Online Photo Sharing For sharing photos, till 2005, Yahoo Photos seemed far ahead of its lousy competition (most of the belonged to camera manufacturers.) Flickr out-innovated Yahoo, and ended in its lap. Recently, Yahoo officially shut down its photo service, even though it had a staggering 1.5 billion photos in comparison to 500 million of Flickr.

Personal Music Player iPod was the nth personal music player to be launched in the market. "It's freakin' expensive" people reacted at its launch. 5 years down the line, they have sold 100 million iPods.

Browser Netscape Navigator's earlier versions were remarkably better than Internet Explorer (IE), which was built on NIH technology. IE's market share at that time had just crossed double digit percentage. After IE 4.0, it seemed they will stop only at 100% market share (Non-Windows OS don't count.), which they were close enough. Ironically, Firefox is playing the same game with IE now.

Social Networking Friendster was one of the first companies which launched the idea of Social networking. Today, social networking is dominated by Myspace and Facebook (valuations of which are astounding) with some other sites popular in certain geographies.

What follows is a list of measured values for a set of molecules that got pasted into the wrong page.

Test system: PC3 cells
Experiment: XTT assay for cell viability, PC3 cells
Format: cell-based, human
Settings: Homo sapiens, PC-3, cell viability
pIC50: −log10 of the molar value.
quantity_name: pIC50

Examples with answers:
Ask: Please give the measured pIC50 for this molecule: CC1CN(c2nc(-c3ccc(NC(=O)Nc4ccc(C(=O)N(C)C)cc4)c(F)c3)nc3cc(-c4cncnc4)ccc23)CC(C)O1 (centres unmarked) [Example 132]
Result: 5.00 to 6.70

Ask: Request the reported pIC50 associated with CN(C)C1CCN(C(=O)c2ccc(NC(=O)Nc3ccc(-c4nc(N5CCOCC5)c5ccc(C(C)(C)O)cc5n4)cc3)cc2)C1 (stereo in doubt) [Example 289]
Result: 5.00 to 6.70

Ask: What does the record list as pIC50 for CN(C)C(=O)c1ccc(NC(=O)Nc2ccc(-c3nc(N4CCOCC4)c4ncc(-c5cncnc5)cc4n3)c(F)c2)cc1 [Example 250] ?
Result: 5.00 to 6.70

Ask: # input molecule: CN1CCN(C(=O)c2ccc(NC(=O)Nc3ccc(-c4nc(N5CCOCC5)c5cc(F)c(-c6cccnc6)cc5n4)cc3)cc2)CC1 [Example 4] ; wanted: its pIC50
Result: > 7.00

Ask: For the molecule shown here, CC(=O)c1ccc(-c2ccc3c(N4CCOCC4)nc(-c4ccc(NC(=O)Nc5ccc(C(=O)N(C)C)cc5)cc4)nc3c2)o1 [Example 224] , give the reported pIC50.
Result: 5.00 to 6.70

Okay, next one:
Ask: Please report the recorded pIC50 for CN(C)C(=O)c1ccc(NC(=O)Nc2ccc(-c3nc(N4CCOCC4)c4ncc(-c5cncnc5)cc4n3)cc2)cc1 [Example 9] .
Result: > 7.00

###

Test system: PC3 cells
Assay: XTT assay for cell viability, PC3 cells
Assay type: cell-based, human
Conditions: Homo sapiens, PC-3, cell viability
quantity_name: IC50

Cell phone It's 2007. More than a billion people in the world have a cellphone. One would expect that no major innovations are left and having a more powerful camera in phone than a standalone camera is not even an incremental innovative. The market leader Nokia launches dozens of new models which we don't even notice. And ONE new model of cellphone from another company has taken the world by storm. Right! iPhone from Apple.

I'm sure there are more such examples in technology industry since 70s.

The epitome of this long list of example is simple - if you can offer a product/services which is 10x better than competition, you can decimate the competition. That is true even if a service has high exit barrier (Email, cell phones have a very high exit barrier for obvious reasons.) Again, here the key is an order of magnitude improvement. Think of 250x mailbox size, or 100 albums on music player instead of 10. Tiny features don't count. And if tiny features are all that marketing has to talk about, nothing kills the product faster that huge marketing campaign surrounding it. [I should not be saying this here, if you know what I mean.]